But what can you do.

Well, you can email everyone in the office with a pointed, but professional, exit note, like I did...

Hi, everyone,

I know I should have come around and said this in person, but I’m really awkward at this kind of thing, so I hope you’ll forgive me for wimping out. Today’s my last day at [company name]. I’m not happy to be leaving, but recent decisions about the management of my department have made it plain to me the future of my professional career lies elsewhere. I’ve enjoyed my four years here. I’m proud of what I’ve been able to achieve, and I’m better for having worked and learned here. I would have liked for it to have gone on for years to come, and I worked hard to make that happen over the past year since [previous manager's name] left, but that’s not how it’s panned out.

To those of you who were subject matter experts for me: my sincere thanks. I literally could not have completed the tasks that I did, without your indispensable help. Some of you came through for me at times when you yourselves were under the gun with your own projects, and for that in particular I’m especially grateful. If I failed to say so then, and I hope I didn’t, well, I’m saying it now. Thank you.

I really do wish you success in your endeavours, here and elsewhere, as your own careers progress. I can be reached at...


So, anyway, the new job will be at the other end of the subway line I live on. A bit more expensive than just gas, and longer than my comfy 15-minute drive, but on the other hand, I won't have to face all that nerve-wracking traffic in the winter. And the subway leads directly into the building, which, I admit, really does kind of jazz me as very cool and very cosmo.

Not sure what else to say. This just seemed like the kind of thing you really have to blog about, if you're going to have a blog at all.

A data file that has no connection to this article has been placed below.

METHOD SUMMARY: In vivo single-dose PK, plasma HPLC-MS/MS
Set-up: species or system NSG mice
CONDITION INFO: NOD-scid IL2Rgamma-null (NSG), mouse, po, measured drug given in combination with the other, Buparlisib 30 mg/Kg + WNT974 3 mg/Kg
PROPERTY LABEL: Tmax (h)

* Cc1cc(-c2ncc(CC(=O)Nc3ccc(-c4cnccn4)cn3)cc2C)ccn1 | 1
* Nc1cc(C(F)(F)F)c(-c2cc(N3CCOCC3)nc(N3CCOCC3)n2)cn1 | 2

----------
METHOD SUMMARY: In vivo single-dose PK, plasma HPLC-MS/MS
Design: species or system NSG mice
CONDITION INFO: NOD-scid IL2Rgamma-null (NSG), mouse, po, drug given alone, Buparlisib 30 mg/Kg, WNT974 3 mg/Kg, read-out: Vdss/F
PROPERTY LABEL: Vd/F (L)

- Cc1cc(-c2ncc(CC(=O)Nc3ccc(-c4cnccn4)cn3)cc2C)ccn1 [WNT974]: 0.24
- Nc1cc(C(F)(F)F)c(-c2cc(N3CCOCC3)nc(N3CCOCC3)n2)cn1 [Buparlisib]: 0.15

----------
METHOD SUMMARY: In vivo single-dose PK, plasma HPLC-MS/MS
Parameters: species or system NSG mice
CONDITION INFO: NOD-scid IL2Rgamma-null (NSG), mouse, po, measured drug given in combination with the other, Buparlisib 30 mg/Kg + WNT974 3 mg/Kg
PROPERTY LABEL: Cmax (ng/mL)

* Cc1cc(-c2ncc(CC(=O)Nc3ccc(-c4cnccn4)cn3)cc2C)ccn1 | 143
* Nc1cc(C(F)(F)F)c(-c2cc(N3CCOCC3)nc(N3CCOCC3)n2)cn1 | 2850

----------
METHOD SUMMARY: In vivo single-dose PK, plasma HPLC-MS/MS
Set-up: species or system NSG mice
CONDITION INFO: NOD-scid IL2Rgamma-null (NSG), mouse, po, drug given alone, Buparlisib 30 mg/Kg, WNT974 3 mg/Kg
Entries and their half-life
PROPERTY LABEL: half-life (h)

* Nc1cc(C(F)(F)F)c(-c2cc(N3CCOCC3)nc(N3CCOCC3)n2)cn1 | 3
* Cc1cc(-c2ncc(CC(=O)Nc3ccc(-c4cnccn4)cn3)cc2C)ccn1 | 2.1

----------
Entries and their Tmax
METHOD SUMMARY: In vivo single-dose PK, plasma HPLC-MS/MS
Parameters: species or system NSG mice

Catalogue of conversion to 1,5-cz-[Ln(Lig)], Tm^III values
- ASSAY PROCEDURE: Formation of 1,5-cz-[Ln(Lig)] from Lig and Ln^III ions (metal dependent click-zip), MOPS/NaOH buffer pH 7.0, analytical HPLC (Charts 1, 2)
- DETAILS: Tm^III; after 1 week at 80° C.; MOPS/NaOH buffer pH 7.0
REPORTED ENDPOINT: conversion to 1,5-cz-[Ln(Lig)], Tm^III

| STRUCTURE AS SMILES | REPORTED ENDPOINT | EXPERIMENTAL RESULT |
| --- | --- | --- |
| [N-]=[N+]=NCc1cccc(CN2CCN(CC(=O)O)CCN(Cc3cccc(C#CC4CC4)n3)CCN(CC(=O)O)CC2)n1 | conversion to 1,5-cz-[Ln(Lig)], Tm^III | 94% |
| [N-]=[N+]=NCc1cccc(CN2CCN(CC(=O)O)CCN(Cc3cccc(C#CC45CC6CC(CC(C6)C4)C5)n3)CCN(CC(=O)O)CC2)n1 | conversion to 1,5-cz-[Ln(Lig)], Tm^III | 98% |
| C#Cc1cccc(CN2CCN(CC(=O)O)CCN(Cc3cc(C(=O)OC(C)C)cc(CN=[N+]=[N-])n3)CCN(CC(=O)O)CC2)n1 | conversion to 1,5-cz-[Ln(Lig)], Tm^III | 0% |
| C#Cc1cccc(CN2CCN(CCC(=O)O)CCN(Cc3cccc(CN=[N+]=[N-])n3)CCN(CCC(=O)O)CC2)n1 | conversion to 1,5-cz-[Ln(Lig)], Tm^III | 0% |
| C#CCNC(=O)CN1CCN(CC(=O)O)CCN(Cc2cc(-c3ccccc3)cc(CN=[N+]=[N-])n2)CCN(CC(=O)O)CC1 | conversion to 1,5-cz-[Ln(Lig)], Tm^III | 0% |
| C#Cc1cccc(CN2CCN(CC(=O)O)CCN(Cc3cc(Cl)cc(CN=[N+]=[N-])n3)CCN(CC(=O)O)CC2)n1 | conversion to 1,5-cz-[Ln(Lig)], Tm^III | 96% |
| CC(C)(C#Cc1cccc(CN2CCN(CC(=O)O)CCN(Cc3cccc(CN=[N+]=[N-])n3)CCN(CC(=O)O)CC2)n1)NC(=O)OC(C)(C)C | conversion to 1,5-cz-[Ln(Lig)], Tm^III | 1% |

5 comments:

jim said...

There are few signals more clear than the one you got that your career future lies elsewhere. I'm sorry you had to deal with those corporate shenanigans, but I wish you well in the new job.

You said "documentation" earlier -- are you a writer?

Lone Primate said...

Hi, Jim, yeah, technical writer. :) I work in the software industry.

jim said...

Well isn't that a hoot. I've been in the software industry for 21 years now, the first 12 of which were as a technical writer before I moved over to the dark side of QA. I manage test automation, service pack testing, and technical writing at my current employer.

Lone Primate said...

I STC U 2, dude. ;)

Peter said...

Interesting symmetry:
When I left my job a little over a month ago, I gave a speech at my going away drinks. The President and General Secretary saw fit to attend the drinks as well. The backstory there is that the President has decided to take our industrial relations into her incompetent hands and has been fucking things up and withholding our dues.
So my speech was very much about extolling the virtues of working with my co-workers/comrades and included a pointed message to both the Prez and the Gen Sec that they should seriously reconsider fucking over the staff who work very hard for them.
Not sure if any of this information sank in but, damn! it felt good to tell them that what they've been doing sucks.